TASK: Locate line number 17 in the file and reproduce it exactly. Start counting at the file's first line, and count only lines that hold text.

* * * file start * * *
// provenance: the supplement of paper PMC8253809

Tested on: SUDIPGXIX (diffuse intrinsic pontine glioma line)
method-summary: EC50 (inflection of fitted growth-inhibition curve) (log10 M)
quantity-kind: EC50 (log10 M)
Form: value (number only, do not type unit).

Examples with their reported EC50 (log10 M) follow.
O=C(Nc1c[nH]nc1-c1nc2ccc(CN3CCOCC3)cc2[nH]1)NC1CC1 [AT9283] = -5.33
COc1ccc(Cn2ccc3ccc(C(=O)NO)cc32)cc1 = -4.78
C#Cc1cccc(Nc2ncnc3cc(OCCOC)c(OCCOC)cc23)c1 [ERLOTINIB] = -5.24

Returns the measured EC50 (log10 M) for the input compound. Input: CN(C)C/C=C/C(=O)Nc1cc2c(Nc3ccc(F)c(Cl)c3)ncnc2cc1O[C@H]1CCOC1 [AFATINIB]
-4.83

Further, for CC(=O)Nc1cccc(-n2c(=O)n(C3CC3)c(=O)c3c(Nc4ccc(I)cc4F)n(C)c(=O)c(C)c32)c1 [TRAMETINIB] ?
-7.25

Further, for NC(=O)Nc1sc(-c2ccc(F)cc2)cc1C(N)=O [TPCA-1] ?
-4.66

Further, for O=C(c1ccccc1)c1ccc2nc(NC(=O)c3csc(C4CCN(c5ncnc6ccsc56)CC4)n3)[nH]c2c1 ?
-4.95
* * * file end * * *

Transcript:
-4.95